Exiled from France, Princess Hélène of Orléans, an accomplished sportswoman, found herself at home in Africa, as Ettie Neil-Gallacher reports
A noted foxhunter and fine shot, Princess Hélène of Orléans was remarkable for her passionate devotion to Africa – travelling there throughout her life, even when ill health did not recommend it. Ettie Neil-Gallacher shares the sporting story of a Victorian Diana.
For more sporting Dianas, seriously sporting ladies offering advice and encouragement, Yvonne Goss has won eight National Championships titles and the Golden Button Challenge three times. And Anastasia Sparrow is shooting alongside Team GB as she trains for Olympic Trap.
PRINCESS HELENE OF ORLEANS
Princess Hélène of Orléans (1871-1951) was one of a coterie of Victorian Sporting Dianas who embraced the fieldsports world with vigorous enthusiasm.
An imposing figure, standing at more than 6ft tall, she was born in exile in Twickenham in 1871. Apart from brief spells back in France she spent most of her formative years in Britain, where her mother, the Infanta Maria Isabel of Spain, was renowned for being the finest shot and rider of her day. She ensured that all her children became, “fearless riders, indefatigable walkers and good shots”, The Field noted. Hélène was regularly cited as being a fine shot, although her older sister was a crack one. Hélène was, “able to handle a gun with little less dexterity than her sister, Queen Amélie of Portugal, that acknowledged expert,” cooed Tatler. She was, however, a far bolder rider than her older sister, and became a noted, and devoted, foxhunter, as well as an adept angler and stalker.
John Busvine, tailor and riding habit maker to preeminent Victorian Dianas, advertised her name, alongside The Princess of Wales and The Empress of Austria, as one of the hard-riding models showcasing his tailoring skills. She was one of the first to adopt Busvine’s Convertible Apron Skirt, starting to wear one as soon as Busvine invented them in 1894 (their purpose to prevent the risk of being dragged after a fall).
In the 1900s, when she lived in Italy, Hélène was one of the hardest riders to hounds with the Rome Hunt, the oldest hunt on the Contintent. “Meets take place twice weekly,” noted The Bystander in 1907, “and the foxes, at any rate, find the ancient aquaducts and temples very good cover.” The going on the Campagna proved excellent, more than a match to hunting in Pau or Gibraltar.
What makes Hélène’s sporting career more remarkable than other noted foxhunters and fine shots was her passionate devotion to Africa. The love of sport, imbued by her mother, become a refuge from thwarted romance and an unhappy marriage. She was in love with “Eddy” – or, more correctly, Prince Albert Victor, Duke of Clarence and Avondale, the eldest son of the future King Edward VII and grandson of Queen Victoria.
For a time, it seemed true love might win out. Eddy beseeched his grandmother, who endeavoured to intervene with her advisors on behalf of the young couple. Hélène’s father and Lord Salisbury, the prime minister, resolutely opposed the match. The religious and political complications of the second-in-line to the throne marrying the Catholic daughter of a pretender to the French crown was unthinkable. Eddy died, less than two years later, Hélène commemorated with a wreath on his tomb bearing her name.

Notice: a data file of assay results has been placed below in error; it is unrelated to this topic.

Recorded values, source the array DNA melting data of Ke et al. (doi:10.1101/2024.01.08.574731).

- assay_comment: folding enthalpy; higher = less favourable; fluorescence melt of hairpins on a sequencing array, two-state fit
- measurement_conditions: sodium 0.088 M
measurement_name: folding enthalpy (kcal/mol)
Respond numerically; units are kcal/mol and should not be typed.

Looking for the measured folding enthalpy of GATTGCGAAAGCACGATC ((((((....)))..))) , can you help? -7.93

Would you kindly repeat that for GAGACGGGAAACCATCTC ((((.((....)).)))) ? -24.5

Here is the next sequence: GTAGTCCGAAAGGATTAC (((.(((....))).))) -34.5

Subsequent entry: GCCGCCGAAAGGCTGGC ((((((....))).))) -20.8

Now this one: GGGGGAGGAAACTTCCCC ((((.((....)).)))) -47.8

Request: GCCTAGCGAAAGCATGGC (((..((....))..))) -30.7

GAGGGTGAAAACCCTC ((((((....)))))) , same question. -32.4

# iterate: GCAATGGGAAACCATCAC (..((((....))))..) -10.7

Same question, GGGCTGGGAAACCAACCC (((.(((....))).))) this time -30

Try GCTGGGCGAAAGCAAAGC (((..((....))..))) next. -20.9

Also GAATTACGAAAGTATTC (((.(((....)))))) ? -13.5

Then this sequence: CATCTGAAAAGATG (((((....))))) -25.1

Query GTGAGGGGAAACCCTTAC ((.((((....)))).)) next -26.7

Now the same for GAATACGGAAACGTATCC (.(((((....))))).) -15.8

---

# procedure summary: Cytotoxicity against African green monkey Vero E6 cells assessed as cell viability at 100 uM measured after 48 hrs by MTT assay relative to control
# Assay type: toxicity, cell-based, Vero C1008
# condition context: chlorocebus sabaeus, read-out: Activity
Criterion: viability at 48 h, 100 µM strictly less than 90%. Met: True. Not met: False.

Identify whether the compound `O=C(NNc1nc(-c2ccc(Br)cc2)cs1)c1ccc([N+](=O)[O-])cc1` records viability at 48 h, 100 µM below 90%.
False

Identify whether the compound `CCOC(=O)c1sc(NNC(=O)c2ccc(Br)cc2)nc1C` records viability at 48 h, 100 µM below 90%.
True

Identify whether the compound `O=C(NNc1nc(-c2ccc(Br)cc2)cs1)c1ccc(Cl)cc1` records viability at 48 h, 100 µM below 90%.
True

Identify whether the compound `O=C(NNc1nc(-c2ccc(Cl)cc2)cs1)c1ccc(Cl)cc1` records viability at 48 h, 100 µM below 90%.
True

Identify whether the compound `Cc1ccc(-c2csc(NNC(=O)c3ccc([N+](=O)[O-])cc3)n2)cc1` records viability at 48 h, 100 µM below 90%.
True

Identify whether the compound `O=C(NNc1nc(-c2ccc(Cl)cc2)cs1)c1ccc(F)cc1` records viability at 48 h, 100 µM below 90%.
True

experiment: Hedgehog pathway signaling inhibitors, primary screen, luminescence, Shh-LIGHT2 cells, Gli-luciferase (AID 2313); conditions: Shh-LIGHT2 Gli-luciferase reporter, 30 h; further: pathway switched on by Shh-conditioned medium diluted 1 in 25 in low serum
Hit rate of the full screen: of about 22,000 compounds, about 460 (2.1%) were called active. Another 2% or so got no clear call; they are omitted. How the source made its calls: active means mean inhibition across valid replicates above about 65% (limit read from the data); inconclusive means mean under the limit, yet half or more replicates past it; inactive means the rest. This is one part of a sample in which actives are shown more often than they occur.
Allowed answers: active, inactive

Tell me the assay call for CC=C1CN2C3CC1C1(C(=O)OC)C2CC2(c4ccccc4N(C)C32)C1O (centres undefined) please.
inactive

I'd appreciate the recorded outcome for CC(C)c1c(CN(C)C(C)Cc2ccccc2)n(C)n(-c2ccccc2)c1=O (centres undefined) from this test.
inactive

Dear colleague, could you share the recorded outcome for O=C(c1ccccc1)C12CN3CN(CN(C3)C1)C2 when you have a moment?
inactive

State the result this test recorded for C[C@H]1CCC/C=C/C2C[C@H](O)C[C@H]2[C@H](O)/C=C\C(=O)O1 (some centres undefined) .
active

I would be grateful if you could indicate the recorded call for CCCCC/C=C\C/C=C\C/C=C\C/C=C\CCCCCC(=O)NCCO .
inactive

TRAVELS TO AFRICA
In 1895, Hélène married another man who was second-in-line to a throne, this time the Italian one: Prince Emanuele Filiberto of Savoy, Second Duke of Aosta. Unhappy in her marriage she began to travel to Africa, each trip lasting up to 10 months at a time.
Missives to friends and family were effusive in their enthusiasm – punctuated with dashes and a stream of consciousness passion. In a letter to her brother on one of her first trips, she wrote: “This is an ideal trip – good weather – nicely hot – and the game – in abundance – one only has to aim… Oh! My big brother that you are not here… Health and spirits excellent.”
Ill health dogged Hélène, and after trips to Sudan and Egypt for recouperation she began to travel and explore Africa in earnest. She travelled down the Nile, hunted in Kenya not far from Nairobi, where she shot a water buck and they then ate one of the group’s lion, which she deemed, “excellent and rather unusual”. She ventured to Zanzibar, French Somaliland and sailed down the West African coast to Cape Town and Mozambique, where she watched natives lance a dangerous hippo.
She accompanied legendary big-game huntsmen of the day, such as Mr Poingdestre, who had lost count of how many buffalo he had shot. On one particular trip, the Washington Post reported that there was a print for sale across Europe, a picture of Hélène holding her rifle full-cock at a beast she had just felled.
During World War One she worked as a nurse, but Hélène never lost her love of hunting in Africa and continued for years after the war, even when ill health seemed not to recommend it. It wasn’t until 1939 that she finally bid, “adieu la tente, adieu la vie libra, adieu la nature vierge” in her journals.
A woman of her time, she was an exceptional sportwoman in a sportsman’s world.
TOP TIPS: Always make a note. Hélène understood the importance of a game record (too many of us are guilty of leaving the game book or journal unfilled at the end of the day). She gained a reputation, not just for her hunting triumphs but also for her photographs and for her weekly reports, which were published in Harper’s Bazaar.